By congressional design, the GWIRP is a unique medical research program narrowly focused on improving the health and lives of Veterans with Gulf War Illness. Reports by the National Academy of Sciences (NAS) and government committees have shown that: 1) Gulf War Illness (“GWI”), likely caused by toxic exposures, affects up to one-third of the nearly 700,000 Veterans who served in the 1991 Gulf War; and 2) GWI’s debilitating symptoms typically include "some combination of widespread pain, headache, persistent problems with memory and thinking, fatigue, breathing problems, stomach and intestinal symptoms, and skin abnormalities."
The GWIRP is narrowly focused on unraveling GWI’s underlying pathobiology, improving its definition and diagnosis, and developing treatments. While two-thirds of GWIRP-funded studies are still in progress, the growing body of results published in peer-reviewed scientific journals demonstrates steady advances toward the GWIRP’s goals. GWIRP-funded pilot studies shown as promising are now progressing to larger-scale clinical trials. These successes are the direct result of clear, treatment-focused congressional direction, stable appropriations, and effective management. Key recent GWIRP-funded results include:
· The first direct evidence of neuroinflammation in Veterans with GWI, a treatable target.
· Significantly different gut microbiome patterns in GWI, including greater plasma levels of an inflammatory cytokine and associated with significantly more reported GW chemical weapons exposure and GWI symptoms.
· A 25 percent reduction in key GWI symptoms by treating GWI with KPAX002, a proprietary combination designed to support mitochondrial function.
Recognizing the GWIRP’s progress, the recommendations in the last Research Advisory Committee report remain instructive: "Congress should maintain its funding to support the effective treatment-oriented [GWIRP].” The discoveries through the GWIRP continue to represent encouraging steps toward achieving the treatment goals articulated by the NAS: “to speed the development of effective treatments, cures, and, it is hoped, preventions" for current and future U.S. forces at risk of similar exposures and outcomes.
Indeed, the GWIRP has served as a model of how to conduct treatment-oriented research to address a challenging illness and is succeeding where earlier programs failed. Its two-tier peer-reviewed and highly competitive process ensures the independence and value of the results produced. Unlike the VA’s research program, which only funds VA researchers, the GWIRP seeks out and funds the best research by any combination of government, academic, or private-sector researchers and research teams.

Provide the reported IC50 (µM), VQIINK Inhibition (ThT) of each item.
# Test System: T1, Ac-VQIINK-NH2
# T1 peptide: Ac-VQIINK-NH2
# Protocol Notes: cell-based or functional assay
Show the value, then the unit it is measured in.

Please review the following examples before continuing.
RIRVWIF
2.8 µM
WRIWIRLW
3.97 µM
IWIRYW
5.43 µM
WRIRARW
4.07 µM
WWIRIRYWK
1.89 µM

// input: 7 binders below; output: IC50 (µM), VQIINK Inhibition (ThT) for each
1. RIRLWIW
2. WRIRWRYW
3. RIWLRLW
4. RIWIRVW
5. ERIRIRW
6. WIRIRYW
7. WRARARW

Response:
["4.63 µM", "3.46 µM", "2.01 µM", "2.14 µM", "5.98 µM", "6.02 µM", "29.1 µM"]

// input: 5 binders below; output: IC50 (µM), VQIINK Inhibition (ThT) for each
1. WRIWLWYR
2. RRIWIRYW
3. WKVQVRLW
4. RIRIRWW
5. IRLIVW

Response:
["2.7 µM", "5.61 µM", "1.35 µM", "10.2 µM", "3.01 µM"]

We respectfully request you provide the necessary resources in the FY21 Defense Appropriations Bill to continue this vital and effective program and to support its progress into more advanced, larger-scale clinical trials – a well-justified, added cost indicative of the GWIRP’s steady progress. It remains critical to the program's success and accountability that the GWIRP is retained as a stand-alone program within the CDMRP and not be combined as a topic area within broader, less-targeted research programs.
Thank you for your consideration of our request, which is supported by the Association of the United States Navy, Fleet Reserve Association, Jewish War Veterans of the USA, Military Order of the Purple Heart, Non Commissioned Officers Association, Sergeant Sullivan Circle, TREA: The Enlisted Association, Veterans for Common Sense.
GREGORIO SABLAN JACK BERGMAN
Member of Congress Member of Congress
 National Academy of Sciences, Institute of Medicine, “Gulf War and Health, Volume 8: Update of Health Effects of Serving in the Gulf War,” 2010; Research Advisory Committee on Gulf War Veterans' Illnesses, U.S. Department of Veterans Affairs, “Gulf War Illness and the Health of Gulf War Veterans: Research Update and Recommendations, 2009-2013,” 2014.
 Zeynab A, Albrecht DS, Bergan C, Akeju O, Clauw DJ, Conby L, Edwards RR, Kim M, Lee YC, Protsenko E, Napadow V, Sullivan K, Loggia ML. (February 2020). In-vivo imaging of neuroinflammation in veterans with Gulf War illness. Brain, Behavior, and Immunity. https://doi.org/10.1016/j.bbi.2020.01.020
 Janulewicz, Patricia A.; Seth, Ratanesh K.; Carlson, Jeffrey M.; Ajama, Joy; Quinn, Emily; Heeren, Timothy; Klimas, Nancy; Lasley, Steven M.; Horner, Ronnie D.; Sullivan, Kimberly; Chatterjee, Saurabh. (2019). "The Gut-Microbiome in Gulf War Veterans: A Preliminary Report." Int. J. Environ. Res. Public Health 16, no. 19: 3751. http://doi.org/10.3390/ijerph16193751. See also: “GWIRP-funded project expands exciting gut biome finding for Gulf War Illness”
 Holodniy M, Kaiser JD. (November 2019). Treatment for Gulf War Illness (GWI) with KPAX002 (methylphenidate hydrochloride + GWI nutrient formula) in subjects meeting the Kansas case definition: A prospective, open-label trial. J. of Psych. Rsch., 118: 14-20. https://doi.org/10.1016/j.jpsychires.2019.08.003 . See also: “A Prospective Open-Label Clinical Trial of Methylphenidate plus a GWI-Specific Nutrient Formula in Patients with Gulf War Illness and Concentration Disturbances”.
 Research Advisory Committee on Gulf War Veterans' Illnesses, U.S. Department of Veterans Affairs, “Gulf War Illness and the Health of Gulf War Veterans: Research Update and Recommendations, 2009-2013,” 2014.